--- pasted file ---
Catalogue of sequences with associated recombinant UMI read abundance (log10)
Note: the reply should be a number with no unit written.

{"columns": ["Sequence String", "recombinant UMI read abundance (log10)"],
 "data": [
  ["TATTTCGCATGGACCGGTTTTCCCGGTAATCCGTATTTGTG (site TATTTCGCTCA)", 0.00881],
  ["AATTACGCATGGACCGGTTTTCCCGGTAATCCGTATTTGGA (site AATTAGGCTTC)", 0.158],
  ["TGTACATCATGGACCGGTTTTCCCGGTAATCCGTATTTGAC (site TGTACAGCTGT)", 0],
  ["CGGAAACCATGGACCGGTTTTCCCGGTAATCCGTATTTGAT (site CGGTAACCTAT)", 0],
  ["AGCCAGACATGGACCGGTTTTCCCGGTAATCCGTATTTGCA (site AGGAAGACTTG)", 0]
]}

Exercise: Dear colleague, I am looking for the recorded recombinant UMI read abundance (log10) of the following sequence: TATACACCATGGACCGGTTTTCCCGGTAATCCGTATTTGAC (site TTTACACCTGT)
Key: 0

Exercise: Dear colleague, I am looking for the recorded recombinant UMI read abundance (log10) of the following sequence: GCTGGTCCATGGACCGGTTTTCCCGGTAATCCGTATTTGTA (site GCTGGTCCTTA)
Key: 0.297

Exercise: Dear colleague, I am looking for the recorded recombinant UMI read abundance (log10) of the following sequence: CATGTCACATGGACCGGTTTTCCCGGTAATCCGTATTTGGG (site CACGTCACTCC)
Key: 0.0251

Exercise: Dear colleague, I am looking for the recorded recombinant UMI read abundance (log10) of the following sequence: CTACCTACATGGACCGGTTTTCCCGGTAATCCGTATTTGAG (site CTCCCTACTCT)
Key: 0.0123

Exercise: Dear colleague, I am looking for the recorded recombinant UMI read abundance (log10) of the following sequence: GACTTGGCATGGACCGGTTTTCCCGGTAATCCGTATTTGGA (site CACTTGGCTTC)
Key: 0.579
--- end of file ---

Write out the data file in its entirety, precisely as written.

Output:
Catalogue of sequences with associated recombinant UMI read abundance (log10)
Note: the reply should be a number with no unit written.

{"columns": ["Sequence String", "recombinant UMI read abundance (log10)"],
 "data": [
  ["TATTTCGCATGGACCGGTTTTCCCGGTAATCCGTATTTGTG (site TATTTCGCTCA)", 0.00881],
  ["AATTACGCATGGACCGGTTTTCCCGGTAATCCGTATTTGGA (site AATTAGGCTTC)", 0.158],
  ["TGTACATCATGGACCGGTTTTCCCGGTAATCCGTATTTGAC (site TGTACAGCTGT)", 0],
  ["CGGAAACCATGGACCGGTTTTCCCGGTAATCCGTATTTGAT (site CGGTAACCTAT)", 0],
  ["AGCCAGACATGGACCGGTTTTCCCGGTAATCCGTATTTGCA (site AGGAAGACTTG)", 0]
]}

Exercise: Dear colleague, I am looking for the recorded recombinant UMI read abundance (log10) of the following sequence: TATACACCATGGACCGGTTTTCCCGGTAATCCGTATTTGAC (site TTTACACCTGT)
Key: 0

Exercise: Dear colleague, I am looking for the recorded recombinant UMI read abundance (log10) of the following sequence: GCTGGTCCATGGACCGGTTTTCCCGGTAATCCGTATTTGTA (site GCTGGTCCTTA)
Key: 0.297

Exercise: Dear colleague, I am looking for the recorded recombinant UMI read abundance (log10) of the following sequence: CATGTCACATGGACCGGTTTTCCCGGTAATCCGTATTTGGG (site CACGTCACTCC)
Key: 0.0251

Exercise: Dear colleague, I am looking for the recorded recombinant UMI read abundance (log10) of the following sequence: CTACCTACATGGACCGGTTTTCCCGGTAATCCGTATTTGAG (site CTCCCTACTCT)
Key: 0.0123

Exercise: Dear colleague, I am looking for the recorded recombinant UMI read abundance (log10) of the following sequence: GACTTGGCATGGACCGGTTTTCCCGGTAATCCGTATTTGGA (site CACTTGGCTTC)
Key: 0.579